The National Park Service is a bureau within the U.S. Department of the Interior. We preserve unimpaired the natural and cultural resources and values of the national park system for the enjoyment, education, and inspiration of this and future generations. The National Park Service cooperates with partners to extend the benefits of natural and cultural resources conservation throughout the country and the world.
Mission of the National Park Service at Big Thicket National Preserve
Big Thicket National Preserve, an area in southeast Texas known for extensive biological diversity, is dedicated to protecting, interpreting, restoring, and preserving those resources, while providing for research, public enjoyment, and closely-managed consumptive activities authorized by Congress.
The preserve contains remnants of a diverse ecological system and provides habitat for several threatened and endangered species. Located near an urban/industrial area, it provides protected lands and waters for public recreation, as well as for research on the rich biodiversity of the area. It serves as a natural classroom for educational groups studying ecology and biological diversity.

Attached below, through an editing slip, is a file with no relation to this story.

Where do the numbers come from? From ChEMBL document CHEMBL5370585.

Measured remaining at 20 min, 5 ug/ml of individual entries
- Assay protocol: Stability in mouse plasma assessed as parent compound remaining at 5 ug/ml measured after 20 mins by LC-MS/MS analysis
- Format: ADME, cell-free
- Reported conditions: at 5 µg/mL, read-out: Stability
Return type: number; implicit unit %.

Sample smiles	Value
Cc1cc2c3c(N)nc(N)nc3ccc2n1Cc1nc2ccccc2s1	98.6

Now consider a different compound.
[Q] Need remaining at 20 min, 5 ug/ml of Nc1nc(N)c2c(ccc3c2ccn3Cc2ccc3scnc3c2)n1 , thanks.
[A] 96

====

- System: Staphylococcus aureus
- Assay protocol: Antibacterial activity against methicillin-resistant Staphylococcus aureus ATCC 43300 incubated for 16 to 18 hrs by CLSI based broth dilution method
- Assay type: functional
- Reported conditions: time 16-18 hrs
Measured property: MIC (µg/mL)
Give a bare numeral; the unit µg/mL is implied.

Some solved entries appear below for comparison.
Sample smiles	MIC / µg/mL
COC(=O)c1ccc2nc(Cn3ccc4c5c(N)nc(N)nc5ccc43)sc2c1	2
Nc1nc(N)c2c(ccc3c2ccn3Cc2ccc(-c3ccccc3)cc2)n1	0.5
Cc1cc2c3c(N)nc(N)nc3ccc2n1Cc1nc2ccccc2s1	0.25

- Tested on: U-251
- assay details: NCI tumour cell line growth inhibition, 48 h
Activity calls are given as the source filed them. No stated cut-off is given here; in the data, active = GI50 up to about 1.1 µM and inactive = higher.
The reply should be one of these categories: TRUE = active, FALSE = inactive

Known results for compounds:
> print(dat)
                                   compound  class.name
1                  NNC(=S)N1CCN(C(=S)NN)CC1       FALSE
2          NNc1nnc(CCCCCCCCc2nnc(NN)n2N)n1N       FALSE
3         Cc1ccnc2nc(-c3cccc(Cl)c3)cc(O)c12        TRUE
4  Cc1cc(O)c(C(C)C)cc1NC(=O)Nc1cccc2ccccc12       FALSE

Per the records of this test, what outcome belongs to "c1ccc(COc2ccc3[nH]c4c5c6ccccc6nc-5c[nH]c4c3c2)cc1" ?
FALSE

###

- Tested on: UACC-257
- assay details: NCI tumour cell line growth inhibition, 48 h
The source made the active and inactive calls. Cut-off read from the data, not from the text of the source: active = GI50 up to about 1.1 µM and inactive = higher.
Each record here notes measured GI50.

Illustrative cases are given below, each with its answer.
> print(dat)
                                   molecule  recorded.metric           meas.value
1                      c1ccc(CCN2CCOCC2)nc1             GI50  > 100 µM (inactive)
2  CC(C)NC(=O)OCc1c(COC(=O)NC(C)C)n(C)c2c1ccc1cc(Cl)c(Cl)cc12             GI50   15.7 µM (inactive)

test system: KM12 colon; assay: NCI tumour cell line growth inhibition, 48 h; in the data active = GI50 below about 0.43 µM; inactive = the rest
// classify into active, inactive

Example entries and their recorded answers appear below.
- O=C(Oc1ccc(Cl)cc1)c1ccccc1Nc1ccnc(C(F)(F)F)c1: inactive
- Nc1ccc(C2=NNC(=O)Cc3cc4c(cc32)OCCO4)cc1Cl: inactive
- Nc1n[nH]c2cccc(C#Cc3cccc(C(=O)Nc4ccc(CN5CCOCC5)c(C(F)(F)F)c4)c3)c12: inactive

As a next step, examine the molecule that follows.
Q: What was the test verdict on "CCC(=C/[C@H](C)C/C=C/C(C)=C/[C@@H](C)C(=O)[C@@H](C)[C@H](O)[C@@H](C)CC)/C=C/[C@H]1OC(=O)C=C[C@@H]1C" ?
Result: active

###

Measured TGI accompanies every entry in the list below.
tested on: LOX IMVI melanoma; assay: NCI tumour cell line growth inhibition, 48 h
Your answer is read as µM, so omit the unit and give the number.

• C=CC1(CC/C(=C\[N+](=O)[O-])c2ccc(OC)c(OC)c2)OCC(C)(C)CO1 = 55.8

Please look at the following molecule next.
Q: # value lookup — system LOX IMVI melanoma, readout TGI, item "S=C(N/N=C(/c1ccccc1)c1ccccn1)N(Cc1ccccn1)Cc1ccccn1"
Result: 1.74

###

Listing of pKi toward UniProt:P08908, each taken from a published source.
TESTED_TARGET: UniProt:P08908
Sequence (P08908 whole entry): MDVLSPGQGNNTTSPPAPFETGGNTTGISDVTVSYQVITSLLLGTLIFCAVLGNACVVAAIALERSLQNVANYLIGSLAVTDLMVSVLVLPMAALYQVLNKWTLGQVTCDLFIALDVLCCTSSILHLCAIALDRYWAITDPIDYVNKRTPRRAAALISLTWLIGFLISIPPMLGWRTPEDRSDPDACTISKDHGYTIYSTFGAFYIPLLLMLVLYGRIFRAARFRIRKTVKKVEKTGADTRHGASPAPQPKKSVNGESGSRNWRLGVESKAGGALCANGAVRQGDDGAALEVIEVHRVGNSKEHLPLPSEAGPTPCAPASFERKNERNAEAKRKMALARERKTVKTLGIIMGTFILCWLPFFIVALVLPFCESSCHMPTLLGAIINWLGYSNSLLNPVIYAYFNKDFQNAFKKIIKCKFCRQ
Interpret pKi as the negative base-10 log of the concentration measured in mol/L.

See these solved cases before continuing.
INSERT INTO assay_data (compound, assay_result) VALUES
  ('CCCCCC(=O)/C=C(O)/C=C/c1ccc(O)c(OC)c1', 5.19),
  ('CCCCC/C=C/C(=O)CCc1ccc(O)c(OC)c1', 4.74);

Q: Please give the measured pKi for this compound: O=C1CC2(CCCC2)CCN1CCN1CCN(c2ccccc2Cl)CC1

- The American Bird Conservancy recognized Big Thicket National Preserve as a Globally Important Bird Area on July 26, 2001.
- The United Nations Environmental, Scientific, and Cultural Organization (UNESCO) recognized Big Thicket National Preserve as part of the international network of Biosphere Reserves on December 15, 1981.
- Big Thicket National Preserve was designated as a National Park Service unit on October 11, 1974.